Some students said Harris and Klebold always dressed in black, like Goths.
Some described them as computer geniuses, Hitler fanatics and members of a mysterious organization, the "Trench Coat Mafia."
Investigators would spend months chasing those myths, only to debunk most of them.
When he heard the news on the 18th floor of the Denver Federal Building downtown, FBI supervisor Dwayne Fuselier, head of the regional domestic terrorism unit, had more on his mind than a hostage situation at Columbine. His son Brian was a student there.
Fuselier was the first FBI supervisor on the scene. In a shirt and tie, he stood out among the crowd of uniformed officers. With him was Sgt. Don Estep, a Jefferson County sheriff's deputy on special assignment with the FBI. Estep quickly found Jefferson County Sheriff John Stone and undersheriff John Dunaway and introduced them to Fuselier.
Minutes later, in a squad car, Estep brought Fuselier and John Kiekbusch together.
Fuselier soon would be named to a command team to oversee the investigation -- and to bring in badly needed federal resources.
He spent much of the first afternoon inside an Arapahoe County sheriff's van talking on his cell phone to students barricaded in the school. With him were two other seasoned FBI hostage negotiators.
One of them, Mark Holstlaw, had been at home, just a quarter-mile from the school, when the call came. He'd had a tooth pulled that morning, and he was holding an ice pack to his jaw.
"I didn't think I would be much good as a negotiator with a mouth full of cotton, but I went anyway," he recalls.
Using extension numbers supplied by school officials, the negotiators talked with students in the administration area, the choir room and elsewhere.
As they dialed, Fuselier, wondering where his son was, spoke with his wife, Mimi.
Do you know where Brian is? she asked.
He told her he believed their boy was at the public library across Clement Park from the school. But he wasn't sure.
"I didn't tell her that I knew then that we had students who had been killed outside," he says.
At the scene, Kiekbusch and West talked about how to structure the investigation.
West recommended that Battan, 41, be named lead investigator. Her specialty was financial crimes, but she had worked plenty of homicide cases in seven years as a detective.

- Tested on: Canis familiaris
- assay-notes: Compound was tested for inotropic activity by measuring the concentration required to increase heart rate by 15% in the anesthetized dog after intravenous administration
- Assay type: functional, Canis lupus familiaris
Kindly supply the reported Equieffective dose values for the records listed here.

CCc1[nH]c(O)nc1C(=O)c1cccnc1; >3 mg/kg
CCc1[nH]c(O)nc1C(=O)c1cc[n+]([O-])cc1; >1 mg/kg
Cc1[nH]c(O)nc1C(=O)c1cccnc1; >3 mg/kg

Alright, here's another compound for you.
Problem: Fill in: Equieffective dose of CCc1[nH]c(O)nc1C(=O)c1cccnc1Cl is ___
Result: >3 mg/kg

Her dedication was well-known. In her office, a simple sign reads:
"We speak for the dead."
While Battan and West would coordinate every angle, ultimate command of the investigation would fall to Kiekbusch, 53, a career cop with a sandy mustache, a quick smile and a reputation as a meticulous and sometimes demanding boss.
Stone had known Kiekbusch for three decades -- they'd worked heists together as young detectives in Lakewood.
He was confident his old friend could handle whatever the case would bring.
By 2 p.m., less than three hours after the attack began, Battan, cell phone glued to her ear, had crafted the affidavits she needed to get search warrants for the homes of Harris and Klebold.
Information on Harris and Klebold -- and a growing number of other potential suspects -- was coming in as quickly as investigators could grab her attention.
She scrawled notes, then phoned the information to the sheriff's office, where a secretary typed it up. Battan recited the boilerplate language of an affidavit and fleshed it out with emerging facts.
As she worked, she sent detectives to the Harris and Klebold homes.
Their orders: Kick everyone out, make sure it's safe, secure the scene, wait for the warrants.
Already Battan was thinking: No mistakes. Handle everything as if it will end in a major prosecution.
"Everyone learned a lot from hearing about the O.J. Simpson case and from the JonBenet Ramsey case," she says. "We didn't need another situation like those."
At the same time, Estep and other intelligence officers probed for everything they could learn about Harris, Klebold and others who might have been involved. If they had to negotiate with the gunmen, Estep reasoned, they'd need that information, and fast.
But how many suspects were there?
No one knew.